Posted February 27, 2011 – easyHDR is the third HDR software on the list to be reviewed by Captain Kimo. So far it’s my favorite out of the three high dynamic range programs that I’ve tested. What makes it great is like the name implies, it’s easy. But it’s not without fault, I still feel that EasyHDR could simplify it’s process to make tone mapping and creating HDR images easier.
Operating System – Windows Only
Price – € 59.00
Standalone/Plugin/Both – Standalone
Processing RAW files – Yes
HDR from Single RAW – Yes
Overall Speed – Slow to Average
Visit Official Website – http://www.easyhdr.com
Go to easyHDR Download Page
EasyHDR has a straight forward user interface, to proceed making an HDR image you’ll need to load your exposures. This is easily done by going to the number one tab and clicking the open button. Once the exposures have been loaded a window will automatically pop-up allowing you to align the images.
I’ll be honest, the easyHDR alignment window is a little awkward, but the other two HDR programs, Artizen HDR and DynamicPhoto HDR, were the same way. The reason I find easyHDR’s alignment window frustrating is the lack of intuitive controls, even the manual aligment option was hard to understand. I also didn’t like that I have to click another button after I align my photo to get to the tone mapping window. I’m guessing easyHDR assumes I’ll be doing something else other than tone mapping my photo. I wonder what that could be?
Something else frustrating about the program is that I have to remove my current exposure just to do a new set of exposures. The alternative is to restart easyHDR. Now in my opinion that’s very inconvenient. Of course this could be me and my lack of knowledge about this particular HDR program, but I promise you I did try to find an easier way.
After clicking the generate HDR button, I am taken to the tone mapping window automatically, which I like. (Anytime I don’t have to click a button to get somewhere I’m suppose to be, I like!) Once I get to the tone mapping menu I noticed that the alignment of my image is off in the preview area. Trying to zoom in on the preview window is almost pointless as it’s slower than I have patients for. So I ended up saving the file to take a look at it in Photoshop… and sure enough I was right, it wasn’t aligned properly. After a few minutes of playing around with the alignment tool again I was able to get EasyHDR to align the image correctly.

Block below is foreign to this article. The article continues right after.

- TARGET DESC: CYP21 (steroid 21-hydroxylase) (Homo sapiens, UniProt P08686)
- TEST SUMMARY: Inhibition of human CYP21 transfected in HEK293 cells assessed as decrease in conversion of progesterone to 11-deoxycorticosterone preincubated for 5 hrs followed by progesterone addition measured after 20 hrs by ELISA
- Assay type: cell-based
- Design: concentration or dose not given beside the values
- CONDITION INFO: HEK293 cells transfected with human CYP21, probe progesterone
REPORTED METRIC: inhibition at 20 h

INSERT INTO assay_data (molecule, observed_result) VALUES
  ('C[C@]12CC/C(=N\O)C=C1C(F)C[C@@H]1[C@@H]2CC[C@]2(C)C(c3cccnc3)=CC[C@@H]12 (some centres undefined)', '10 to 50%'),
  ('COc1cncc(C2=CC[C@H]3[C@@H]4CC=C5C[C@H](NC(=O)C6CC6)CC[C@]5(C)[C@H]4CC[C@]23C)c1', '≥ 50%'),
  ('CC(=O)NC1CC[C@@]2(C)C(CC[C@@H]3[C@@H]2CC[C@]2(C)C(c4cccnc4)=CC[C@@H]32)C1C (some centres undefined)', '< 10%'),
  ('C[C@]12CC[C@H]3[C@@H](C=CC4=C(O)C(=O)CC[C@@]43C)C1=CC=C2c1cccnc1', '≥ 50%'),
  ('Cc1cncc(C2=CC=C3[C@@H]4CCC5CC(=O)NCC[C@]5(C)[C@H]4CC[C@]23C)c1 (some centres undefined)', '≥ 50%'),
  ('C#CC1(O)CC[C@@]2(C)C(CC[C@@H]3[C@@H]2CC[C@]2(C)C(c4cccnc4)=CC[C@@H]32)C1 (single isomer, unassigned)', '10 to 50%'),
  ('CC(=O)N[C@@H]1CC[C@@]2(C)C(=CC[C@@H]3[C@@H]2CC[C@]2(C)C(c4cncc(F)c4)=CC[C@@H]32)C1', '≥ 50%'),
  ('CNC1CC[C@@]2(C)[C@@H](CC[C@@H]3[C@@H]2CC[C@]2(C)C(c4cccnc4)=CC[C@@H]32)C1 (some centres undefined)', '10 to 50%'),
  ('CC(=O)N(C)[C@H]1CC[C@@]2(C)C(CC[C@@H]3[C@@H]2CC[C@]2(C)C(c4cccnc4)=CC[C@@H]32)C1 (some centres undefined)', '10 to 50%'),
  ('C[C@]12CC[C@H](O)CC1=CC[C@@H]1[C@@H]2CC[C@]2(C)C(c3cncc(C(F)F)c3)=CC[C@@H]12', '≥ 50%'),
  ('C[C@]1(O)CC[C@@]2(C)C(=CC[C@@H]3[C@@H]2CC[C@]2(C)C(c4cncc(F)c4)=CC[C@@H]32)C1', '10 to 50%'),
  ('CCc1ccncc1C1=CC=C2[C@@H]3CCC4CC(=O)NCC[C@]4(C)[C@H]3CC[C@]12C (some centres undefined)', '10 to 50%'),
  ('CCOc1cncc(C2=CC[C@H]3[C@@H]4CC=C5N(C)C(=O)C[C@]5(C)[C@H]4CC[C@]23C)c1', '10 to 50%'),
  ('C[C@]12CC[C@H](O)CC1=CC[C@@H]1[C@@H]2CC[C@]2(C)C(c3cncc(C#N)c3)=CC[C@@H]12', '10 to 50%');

After getting the image aligned I proceeded to tone map the image. EasyHDR has a list of presets but no preview for the list to see a sample of the results. You’ll have to select each one and wait for it to render to see the results of each preset, very slow on my system.
As for the actual tone mapping functions, easyHDR has a good list of options for creating realistic or dynamic HDR photos. The one feature I like that easyHDR has is the Mask option, which is the last adjustment at the bottom of in the tone map tab. This feature allows me to adjust my highlights darker or my shadows brighter. It’s limited but it works well along side the other tone mapping options available.
There is one thing irritating about Easy HDR’s preview window for the tone map tab, that is I can’t pan around the photo using my mouse. Instead I’m limited to using the slider to view different areas of the image. I know this is a small inconvenience but something as small as this can greatly increase the productivity of the tone mapping process.
After clicking the process all button, I proceed to the next tab option available. The options available under this tab can be done in Photoshop with faster results. After playing around with some of the controls, I found it frustrating because I had to click either the preview button or the apply button to see my results. This tab would be a great feature if easyHDR had real-time preview while adjusting the controls. Otherwise if your image editing program has these options it’s probably best to adjust them there.
After tone mapping has been complete you can save your file as either a tif or jpg file format. The weird thing about easyHDR is that it states 24bit next to each file format. Oddly enough when I saved the file and opened it in Photoshop I found it to only be an 8bit file. So I’m not sure what that’s all about… maybe it’s because I’m using a trial version?
Out of the three HDR programs that I’ve tested so far, I really like the quality of the HDR image that easyHDR produces. I would recommend this program for anyone who has enough patients or a fast computer to handle the processing. I believe the images that this HDR program produces are worth the time.